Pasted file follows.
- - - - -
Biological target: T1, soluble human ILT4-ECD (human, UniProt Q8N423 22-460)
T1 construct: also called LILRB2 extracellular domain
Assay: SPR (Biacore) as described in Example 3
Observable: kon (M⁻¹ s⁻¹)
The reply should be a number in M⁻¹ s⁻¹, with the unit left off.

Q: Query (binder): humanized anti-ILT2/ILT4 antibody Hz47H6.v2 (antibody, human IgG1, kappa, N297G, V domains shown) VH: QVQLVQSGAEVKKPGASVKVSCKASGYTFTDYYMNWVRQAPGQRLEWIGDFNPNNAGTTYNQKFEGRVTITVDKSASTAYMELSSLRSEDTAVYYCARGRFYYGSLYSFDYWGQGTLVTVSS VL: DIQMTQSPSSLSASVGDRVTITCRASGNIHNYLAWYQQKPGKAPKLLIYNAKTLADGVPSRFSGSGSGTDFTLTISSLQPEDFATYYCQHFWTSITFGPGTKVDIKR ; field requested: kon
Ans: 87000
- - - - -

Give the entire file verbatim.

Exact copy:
Biological target: T1, soluble human ILT4-ECD (human, UniProt Q8N423 22-460)
T1 construct: also called LILRB2 extracellular domain
Assay: SPR (Biacore) as described in Example 3
Observable: kon (M⁻¹ s⁻¹)
The reply should be a number in M⁻¹ s⁻¹, with the unit left off.

Q: Query (binder): humanized anti-ILT2/ILT4 antibody Hz47H6.v2 (antibody, human IgG1, kappa, N297G, V domains shown) VH: QVQLVQSGAEVKKPGASVKVSCKASGYTFTDYYMNWVRQAPGQRLEWIGDFNPNNAGTTYNQKFEGRVTITVDKSASTAYMELSSLRSEDTAVYYCARGRFYYGSLYSFDYWGQGTLVTVSS VL: DIQMTQSPSSLSASVGDRVTITCRASGNIHNYLAWYQQKPGKAPKLLIYNAKTLADGVPSRFSGSGSGTDFTLTISSLQPEDFATYYCQHFWTSITFGPGTKVDIKR ; field requested: kon
Ans: 87000